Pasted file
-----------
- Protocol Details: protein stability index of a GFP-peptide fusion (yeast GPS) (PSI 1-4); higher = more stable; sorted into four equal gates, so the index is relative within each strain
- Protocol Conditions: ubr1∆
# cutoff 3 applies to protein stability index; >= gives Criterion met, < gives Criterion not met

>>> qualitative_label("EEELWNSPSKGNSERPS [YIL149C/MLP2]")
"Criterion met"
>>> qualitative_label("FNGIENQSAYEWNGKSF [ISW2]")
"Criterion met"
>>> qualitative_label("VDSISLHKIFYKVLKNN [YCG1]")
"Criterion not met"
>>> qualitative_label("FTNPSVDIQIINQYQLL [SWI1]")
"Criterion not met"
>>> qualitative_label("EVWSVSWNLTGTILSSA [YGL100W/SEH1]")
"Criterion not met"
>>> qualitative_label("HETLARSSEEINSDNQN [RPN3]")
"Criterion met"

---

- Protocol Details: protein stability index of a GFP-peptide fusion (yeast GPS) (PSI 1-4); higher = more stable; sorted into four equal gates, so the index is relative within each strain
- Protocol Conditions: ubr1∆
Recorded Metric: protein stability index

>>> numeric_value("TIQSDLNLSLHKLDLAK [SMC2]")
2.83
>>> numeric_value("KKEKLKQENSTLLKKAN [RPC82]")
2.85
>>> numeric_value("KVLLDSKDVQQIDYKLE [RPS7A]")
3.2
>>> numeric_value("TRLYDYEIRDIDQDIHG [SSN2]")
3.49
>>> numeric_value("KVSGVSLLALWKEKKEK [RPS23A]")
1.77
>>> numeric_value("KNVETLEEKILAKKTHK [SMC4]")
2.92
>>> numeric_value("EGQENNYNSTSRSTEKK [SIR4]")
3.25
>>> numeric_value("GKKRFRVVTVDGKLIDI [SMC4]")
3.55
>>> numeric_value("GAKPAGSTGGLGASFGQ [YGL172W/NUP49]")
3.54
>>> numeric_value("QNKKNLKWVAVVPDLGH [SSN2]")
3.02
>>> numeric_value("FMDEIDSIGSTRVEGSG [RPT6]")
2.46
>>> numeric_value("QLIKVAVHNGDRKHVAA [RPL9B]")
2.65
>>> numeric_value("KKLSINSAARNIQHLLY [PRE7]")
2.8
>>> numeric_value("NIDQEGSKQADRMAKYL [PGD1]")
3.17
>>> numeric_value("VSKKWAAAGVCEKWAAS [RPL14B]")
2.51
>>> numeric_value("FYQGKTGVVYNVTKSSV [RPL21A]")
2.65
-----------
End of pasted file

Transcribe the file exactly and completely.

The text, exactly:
- Protocol Details: protein stability index of a GFP-peptide fusion (yeast GPS) (PSI 1-4); higher = more stable; sorted into four equal gates, so the index is relative within each strain
- Protocol Conditions: ubr1∆
# cutoff 3 applies to protein stability index; >= gives Criterion met, < gives Criterion not met

>>> qualitative_label("EEELWNSPSKGNSERPS [YIL149C/MLP2]")
"Criterion met"
>>> qualitative_label("FNGIENQSAYEWNGKSF [ISW2]")
"Criterion met"
>>> qualitative_label("VDSISLHKIFYKVLKNN [YCG1]")
"Criterion not met"
>>> qualitative_label("FTNPSVDIQIINQYQLL [SWI1]")
"Criterion not met"
>>> qualitative_label("EVWSVSWNLTGTILSSA [YGL100W/SEH1]")
"Criterion not met"
>>> qualitative_label("HETLARSSEEINSDNQN [RPN3]")
"Criterion met"

---

- Protocol Details: protein stability index of a GFP-peptide fusion (yeast GPS) (PSI 1-4); higher = more stable; sorted into four equal gates, so the index is relative within each strain
- Protocol Conditions: ubr1∆
Recorded Metric: protein stability index

>>> numeric_value("TIQSDLNLSLHKLDLAK [SMC2]")
2.83
>>> numeric_value("KKEKLKQENSTLLKKAN [RPC82]")
2.85
>>> numeric_value("KVLLDSKDVQQIDYKLE [RPS7A]")
3.2
>>> numeric_value("TRLYDYEIRDIDQDIHG [SSN2]")
3.49
>>> numeric_value("KVSGVSLLALWKEKKEK [RPS23A]")
1.77
>>> numeric_value("KNVETLEEKILAKKTHK [SMC4]")
2.92
>>> numeric_value("EGQENNYNSTSRSTEKK [SIR4]")
3.25
>>> numeric_value("GKKRFRVVTVDGKLIDI [SMC4]")
3.55
>>> numeric_value("GAKPAGSTGGLGASFGQ [YGL172W/NUP49]")
3.54
>>> numeric_value("QNKKNLKWVAVVPDLGH [SSN2]")
3.02
>>> numeric_value("FMDEIDSIGSTRVEGSG [RPT6]")
2.46
>>> numeric_value("QLIKVAVHNGDRKHVAA [RPL9B]")
2.65
>>> numeric_value("KKLSINSAARNIQHLLY [PRE7]")
2.8
>>> numeric_value("NIDQEGSKQADRMAKYL [PGD1]")
3.17
>>> numeric_value("VSKKWAAAGVCEKWAAS [RPL14B]")
2.51
>>> numeric_value("FYQGKTGVVYNVTKSSV [RPL21A]")
2.65